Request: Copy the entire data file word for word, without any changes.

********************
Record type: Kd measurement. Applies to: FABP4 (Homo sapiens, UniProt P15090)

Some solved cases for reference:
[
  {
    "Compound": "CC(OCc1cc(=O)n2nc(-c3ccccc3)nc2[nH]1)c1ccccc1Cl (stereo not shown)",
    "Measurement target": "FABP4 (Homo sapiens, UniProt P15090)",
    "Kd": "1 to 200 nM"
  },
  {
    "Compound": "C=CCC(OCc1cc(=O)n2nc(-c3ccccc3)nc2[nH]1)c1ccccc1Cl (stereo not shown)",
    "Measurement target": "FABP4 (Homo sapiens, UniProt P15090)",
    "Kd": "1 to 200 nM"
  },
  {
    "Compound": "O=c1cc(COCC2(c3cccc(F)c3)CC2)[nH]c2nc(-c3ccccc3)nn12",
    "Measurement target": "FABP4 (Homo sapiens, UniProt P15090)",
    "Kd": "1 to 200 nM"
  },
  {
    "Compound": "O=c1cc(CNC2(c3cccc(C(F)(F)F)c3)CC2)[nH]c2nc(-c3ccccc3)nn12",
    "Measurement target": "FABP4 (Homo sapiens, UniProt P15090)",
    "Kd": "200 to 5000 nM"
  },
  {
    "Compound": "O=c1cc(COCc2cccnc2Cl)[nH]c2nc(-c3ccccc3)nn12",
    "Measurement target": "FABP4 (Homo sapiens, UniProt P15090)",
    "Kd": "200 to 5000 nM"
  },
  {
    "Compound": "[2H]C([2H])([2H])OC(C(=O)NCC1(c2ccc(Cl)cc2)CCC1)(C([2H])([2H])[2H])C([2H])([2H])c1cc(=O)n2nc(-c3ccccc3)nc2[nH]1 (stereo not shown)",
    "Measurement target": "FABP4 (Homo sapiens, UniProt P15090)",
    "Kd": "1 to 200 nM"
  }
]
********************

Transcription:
Record type: Kd measurement. Applies to: FABP4 (Homo sapiens, UniProt P15090)

Some solved cases for reference:
[
  {
    "Compound": "CC(OCc1cc(=O)n2nc(-c3ccccc3)nc2[nH]1)c1ccccc1Cl (stereo not shown)",
    "Measurement target": "FABP4 (Homo sapiens, UniProt P15090)",
    "Kd": "1 to 200 nM"
  },
  {
    "Compound": "C=CCC(OCc1cc(=O)n2nc(-c3ccccc3)nc2[nH]1)c1ccccc1Cl (stereo not shown)",
    "Measurement target": "FABP4 (Homo sapiens, UniProt P15090)",
    "Kd": "1 to 200 nM"
  },
  {
    "Compound": "O=c1cc(COCC2(c3cccc(F)c3)CC2)[nH]c2nc(-c3ccccc3)nn12",
    "Measurement target": "FABP4 (Homo sapiens, UniProt P15090)",
    "Kd": "1 to 200 nM"
  },
  {
    "Compound": "O=c1cc(CNC2(c3cccc(C(F)(F)F)c3)CC2)[nH]c2nc(-c3ccccc3)nn12",
    "Measurement target": "FABP4 (Homo sapiens, UniProt P15090)",
    "Kd": "200 to 5000 nM"
  },
  {
    "Compound": "O=c1cc(COCc2cccnc2Cl)[nH]c2nc(-c3ccccc3)nn12",
    "Measurement target": "FABP4 (Homo sapiens, UniProt P15090)",
    "Kd": "200 to 5000 nM"
  },
  {
    "Compound": "[2H]C([2H])([2H])OC(C(=O)NCC1(c2ccc(Cl)cc2)CCC1)(C([2H])([2H])[2H])C([2H])([2H])c1cc(=O)n2nc(-c3ccccc3)nc2[nH]1 (stereo not shown)",
    "Measurement target": "FABP4 (Homo sapiens, UniProt P15090)",
    "Kd": "1 to 200 nM"
  }
]